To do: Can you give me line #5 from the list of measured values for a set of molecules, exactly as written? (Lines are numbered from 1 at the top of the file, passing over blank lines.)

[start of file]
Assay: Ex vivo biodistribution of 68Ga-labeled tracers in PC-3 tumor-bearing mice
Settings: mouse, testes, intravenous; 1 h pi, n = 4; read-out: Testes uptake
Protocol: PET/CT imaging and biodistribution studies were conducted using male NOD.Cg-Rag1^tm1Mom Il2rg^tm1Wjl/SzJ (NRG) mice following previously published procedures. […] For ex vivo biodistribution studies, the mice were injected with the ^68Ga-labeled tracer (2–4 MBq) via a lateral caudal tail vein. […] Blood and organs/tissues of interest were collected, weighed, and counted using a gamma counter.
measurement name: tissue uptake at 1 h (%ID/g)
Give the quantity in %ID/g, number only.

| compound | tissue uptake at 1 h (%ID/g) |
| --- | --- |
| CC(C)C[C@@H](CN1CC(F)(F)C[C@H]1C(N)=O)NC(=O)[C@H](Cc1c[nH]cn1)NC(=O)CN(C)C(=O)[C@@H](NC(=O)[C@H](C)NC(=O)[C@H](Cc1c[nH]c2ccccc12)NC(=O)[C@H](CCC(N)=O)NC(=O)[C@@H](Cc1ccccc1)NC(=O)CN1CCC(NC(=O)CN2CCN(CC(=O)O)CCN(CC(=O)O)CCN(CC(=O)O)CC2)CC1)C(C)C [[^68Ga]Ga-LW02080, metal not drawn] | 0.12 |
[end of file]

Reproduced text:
Give the quantity in %ID/g, number only.